Tim Flannery is a great bloke, fighting hard to save the world. The last person anyone, including himself, would suspect of racism. But we all want to think well of ourselves, and this very easily extends unconsciously to wanting to think well of groups that we belong to, compared to others.
For Europeans this now embraces Neanderthals, and the hybrids that are descended from them. So in Tim Flannery's book "Europe, A Natural History" we see on page 6 at the end of the Introduction the assertion that the rise of culture resulted from the "hybrid vigour" of the combination of humans from Africa with European Neanderthals. I will easily disprove that hybrid vigour could have anything to do with it. Which shows how tempting such ideas must be to get past the guard of an expert like Tim Flannery.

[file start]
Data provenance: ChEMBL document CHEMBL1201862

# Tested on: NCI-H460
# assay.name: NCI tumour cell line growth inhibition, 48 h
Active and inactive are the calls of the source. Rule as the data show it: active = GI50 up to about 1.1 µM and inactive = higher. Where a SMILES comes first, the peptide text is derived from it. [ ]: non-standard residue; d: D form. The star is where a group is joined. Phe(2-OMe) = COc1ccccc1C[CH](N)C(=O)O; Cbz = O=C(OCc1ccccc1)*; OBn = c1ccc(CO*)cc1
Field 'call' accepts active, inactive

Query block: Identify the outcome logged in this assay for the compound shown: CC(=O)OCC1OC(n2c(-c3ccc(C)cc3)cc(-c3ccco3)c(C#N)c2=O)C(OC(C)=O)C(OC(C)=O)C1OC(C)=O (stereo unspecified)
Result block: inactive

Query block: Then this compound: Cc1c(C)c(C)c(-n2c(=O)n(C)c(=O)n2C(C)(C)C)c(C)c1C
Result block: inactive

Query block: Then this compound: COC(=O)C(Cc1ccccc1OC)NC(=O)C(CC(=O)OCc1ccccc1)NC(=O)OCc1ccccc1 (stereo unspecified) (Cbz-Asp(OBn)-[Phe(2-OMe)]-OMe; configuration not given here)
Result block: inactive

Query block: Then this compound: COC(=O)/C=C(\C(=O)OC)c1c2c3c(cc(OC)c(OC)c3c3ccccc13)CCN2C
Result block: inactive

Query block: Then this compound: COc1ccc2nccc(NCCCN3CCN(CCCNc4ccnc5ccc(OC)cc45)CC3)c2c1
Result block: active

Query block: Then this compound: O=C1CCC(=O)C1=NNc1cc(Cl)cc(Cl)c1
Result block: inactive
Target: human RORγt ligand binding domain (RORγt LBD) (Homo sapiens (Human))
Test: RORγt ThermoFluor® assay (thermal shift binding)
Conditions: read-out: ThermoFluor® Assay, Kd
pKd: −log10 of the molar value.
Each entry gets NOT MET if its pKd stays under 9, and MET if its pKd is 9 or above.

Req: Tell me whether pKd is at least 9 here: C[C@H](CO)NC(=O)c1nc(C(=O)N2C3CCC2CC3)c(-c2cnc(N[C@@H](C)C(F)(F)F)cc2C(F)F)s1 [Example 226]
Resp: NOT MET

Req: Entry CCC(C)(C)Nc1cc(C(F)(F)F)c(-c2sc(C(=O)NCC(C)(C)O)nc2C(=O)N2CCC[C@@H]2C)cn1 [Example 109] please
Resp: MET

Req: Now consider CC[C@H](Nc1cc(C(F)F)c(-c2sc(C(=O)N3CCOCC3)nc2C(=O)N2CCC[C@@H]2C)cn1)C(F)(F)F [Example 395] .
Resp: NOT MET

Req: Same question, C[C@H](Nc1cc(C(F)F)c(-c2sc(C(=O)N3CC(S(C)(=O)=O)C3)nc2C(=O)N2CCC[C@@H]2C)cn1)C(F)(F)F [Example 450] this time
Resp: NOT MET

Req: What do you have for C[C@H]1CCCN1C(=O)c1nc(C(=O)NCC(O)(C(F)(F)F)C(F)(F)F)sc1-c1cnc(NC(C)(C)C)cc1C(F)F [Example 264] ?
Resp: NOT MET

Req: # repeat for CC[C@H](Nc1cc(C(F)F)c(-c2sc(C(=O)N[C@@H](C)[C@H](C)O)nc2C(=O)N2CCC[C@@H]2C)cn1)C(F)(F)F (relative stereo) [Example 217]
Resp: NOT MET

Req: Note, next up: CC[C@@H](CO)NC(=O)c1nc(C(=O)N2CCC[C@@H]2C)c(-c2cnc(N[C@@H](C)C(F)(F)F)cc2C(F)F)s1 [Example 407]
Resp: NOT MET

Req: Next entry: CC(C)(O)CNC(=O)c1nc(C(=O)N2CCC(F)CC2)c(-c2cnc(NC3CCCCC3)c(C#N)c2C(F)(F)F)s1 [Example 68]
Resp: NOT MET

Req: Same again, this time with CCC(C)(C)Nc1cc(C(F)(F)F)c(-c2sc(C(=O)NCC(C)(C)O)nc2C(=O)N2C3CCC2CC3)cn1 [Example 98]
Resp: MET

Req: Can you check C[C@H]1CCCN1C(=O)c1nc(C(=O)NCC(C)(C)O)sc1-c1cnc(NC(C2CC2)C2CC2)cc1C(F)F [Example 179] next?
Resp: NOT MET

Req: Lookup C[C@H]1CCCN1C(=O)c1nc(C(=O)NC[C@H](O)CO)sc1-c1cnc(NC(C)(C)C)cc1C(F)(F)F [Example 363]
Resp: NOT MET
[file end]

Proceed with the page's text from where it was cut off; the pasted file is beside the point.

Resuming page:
I have previously written about the genetic advantage of culture (https://grampsgrumps.blogspot.com/2015/02/what-is-culture-for.html). If the genes for culture arose in hybrid populations in Europe, the question arises of how it then appeared in Africa? An easy answer comes along: parallel evolution. This, we remember, was the explanation the Chinese (and others) had for the rise of Homo Sapiens in multiple places. But it was easily disproved by genetic analysis. And even before that, the people who understand evolution know that there is no such thing as parallel evolution. If some substantial and complicated evolutionary change occurs in multiple places at roughly the same time it is because it is all descended from a single point. We can be certain that this is the case with culture. It arose in pure African homo sapiens. It might have taken a slightly different path after hybridization. It is a tempting fancy for us hybrids to regard that slightly different path as superior. If it was a harmless fancy we could let it pass. But it isn't, and we have to reject it.